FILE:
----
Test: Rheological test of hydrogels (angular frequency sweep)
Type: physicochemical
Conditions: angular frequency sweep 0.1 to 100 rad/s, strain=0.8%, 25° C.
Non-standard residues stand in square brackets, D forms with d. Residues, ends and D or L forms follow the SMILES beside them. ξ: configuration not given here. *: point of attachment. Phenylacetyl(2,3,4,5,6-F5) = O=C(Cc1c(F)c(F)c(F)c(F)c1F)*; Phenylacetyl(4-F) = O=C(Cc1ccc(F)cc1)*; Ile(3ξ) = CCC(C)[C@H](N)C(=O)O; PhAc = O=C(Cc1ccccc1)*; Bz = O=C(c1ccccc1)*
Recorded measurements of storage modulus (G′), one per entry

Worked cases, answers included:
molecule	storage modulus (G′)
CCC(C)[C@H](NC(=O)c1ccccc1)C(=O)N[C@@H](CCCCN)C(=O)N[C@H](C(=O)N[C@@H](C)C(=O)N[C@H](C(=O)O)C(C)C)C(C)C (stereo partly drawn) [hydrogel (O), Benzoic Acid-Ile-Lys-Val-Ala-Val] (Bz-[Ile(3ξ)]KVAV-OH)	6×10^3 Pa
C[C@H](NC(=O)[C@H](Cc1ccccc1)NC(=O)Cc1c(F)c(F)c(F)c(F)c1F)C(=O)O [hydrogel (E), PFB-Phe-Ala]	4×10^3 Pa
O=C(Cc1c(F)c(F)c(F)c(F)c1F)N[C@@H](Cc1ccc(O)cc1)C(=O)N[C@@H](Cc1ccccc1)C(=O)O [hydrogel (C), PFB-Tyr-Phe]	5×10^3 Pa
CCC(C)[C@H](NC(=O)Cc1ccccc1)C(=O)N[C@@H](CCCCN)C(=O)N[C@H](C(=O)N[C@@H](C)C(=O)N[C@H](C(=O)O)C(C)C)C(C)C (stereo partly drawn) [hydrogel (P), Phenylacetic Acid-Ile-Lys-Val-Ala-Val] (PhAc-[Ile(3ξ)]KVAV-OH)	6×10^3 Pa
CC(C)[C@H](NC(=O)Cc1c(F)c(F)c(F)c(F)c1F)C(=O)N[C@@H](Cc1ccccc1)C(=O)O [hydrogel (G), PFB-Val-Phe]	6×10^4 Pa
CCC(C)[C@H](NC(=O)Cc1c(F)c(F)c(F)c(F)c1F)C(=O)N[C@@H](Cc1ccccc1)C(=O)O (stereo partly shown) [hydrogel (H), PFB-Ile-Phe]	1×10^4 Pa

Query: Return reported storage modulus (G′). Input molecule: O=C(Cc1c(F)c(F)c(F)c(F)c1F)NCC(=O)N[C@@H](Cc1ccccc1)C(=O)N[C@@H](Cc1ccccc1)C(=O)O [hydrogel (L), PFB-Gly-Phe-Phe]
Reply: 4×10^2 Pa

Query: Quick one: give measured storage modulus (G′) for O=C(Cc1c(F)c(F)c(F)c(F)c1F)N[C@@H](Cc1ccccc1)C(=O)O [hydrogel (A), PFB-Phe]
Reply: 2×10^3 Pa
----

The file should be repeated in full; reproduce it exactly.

Test: Rheological test of hydrogels (angular frequency sweep)
Type: physicochemical
Conditions: angular frequency sweep 0.1 to 100 rad/s, strain=0.8%, 25° C.
Non-standard residues stand in square brackets, D forms with d. Residues, ends and D or L forms follow the SMILES beside them. ξ: configuration not given here. *: point of attachment. Phenylacetyl(2,3,4,5,6-F5) = O=C(Cc1c(F)c(F)c(F)c(F)c1F)*; Phenylacetyl(4-F) = O=C(Cc1ccc(F)cc1)*; Ile(3ξ) = CCC(C)[C@H](N)C(=O)O; PhAc = O=C(Cc1ccccc1)*; Bz = O=C(c1ccccc1)*
Recorded measurements of storage modulus (G′), one per entry

Worked cases, answers included:
molecule	storage modulus (G′)
CCC(C)[C@H](NC(=O)c1ccccc1)C(=O)N[C@@H](CCCCN)C(=O)N[C@H](C(=O)N[C@@H](C)C(=O)N[C@H](C(=O)O)C(C)C)C(C)C (stereo partly drawn) [hydrogel (O), Benzoic Acid-Ile-Lys-Val-Ala-Val] (Bz-[Ile(3ξ)]KVAV-OH)	6×10^3 Pa
C[C@H](NC(=O)[C@H](Cc1ccccc1)NC(=O)Cc1c(F)c(F)c(F)c(F)c1F)C(=O)O [hydrogel (E), PFB-Phe-Ala]	4×10^3 Pa
O=C(Cc1c(F)c(F)c(F)c(F)c1F)N[C@@H](Cc1ccc(O)cc1)C(=O)N[C@@H](Cc1ccccc1)C(=O)O [hydrogel (C), PFB-Tyr-Phe]	5×10^3 Pa
CCC(C)[C@H](NC(=O)Cc1ccccc1)C(=O)N[C@@H](CCCCN)C(=O)N[C@H](C(=O)N[C@@H](C)C(=O)N[C@H](C(=O)O)C(C)C)C(C)C (stereo partly drawn) [hydrogel (P), Phenylacetic Acid-Ile-Lys-Val-Ala-Val] (PhAc-[Ile(3ξ)]KVAV-OH)	6×10^3 Pa
CC(C)[C@H](NC(=O)Cc1c(F)c(F)c(F)c(F)c1F)C(=O)N[C@@H](Cc1ccccc1)C(=O)O [hydrogel (G), PFB-Val-Phe]	6×10^4 Pa
CCC(C)[C@H](NC(=O)Cc1c(F)c(F)c(F)c(F)c1F)C(=O)N[C@@H](Cc1ccccc1)C(=O)O (stereo partly shown) [hydrogel (H), PFB-Ile-Phe]	1×10^4 Pa

Query: Return reported storage modulus (G′). Input molecule: O=C(Cc1c(F)c(F)c(F)c(F)c1F)NCC(=O)N[C@@H](Cc1ccccc1)C(=O)N[C@@H](Cc1ccccc1)C(=O)O [hydrogel (L), PFB-Gly-Phe-Phe]
Reply: 4×10^2 Pa

Query: Quick one: give measured storage modulus (G′) for O=C(Cc1c(F)c(F)c(F)c(F)c1F)N[C@@H](Cc1ccccc1)C(=O)O [hydrogel (A), PFB-Phe]
Reply: 2×10^3 Pa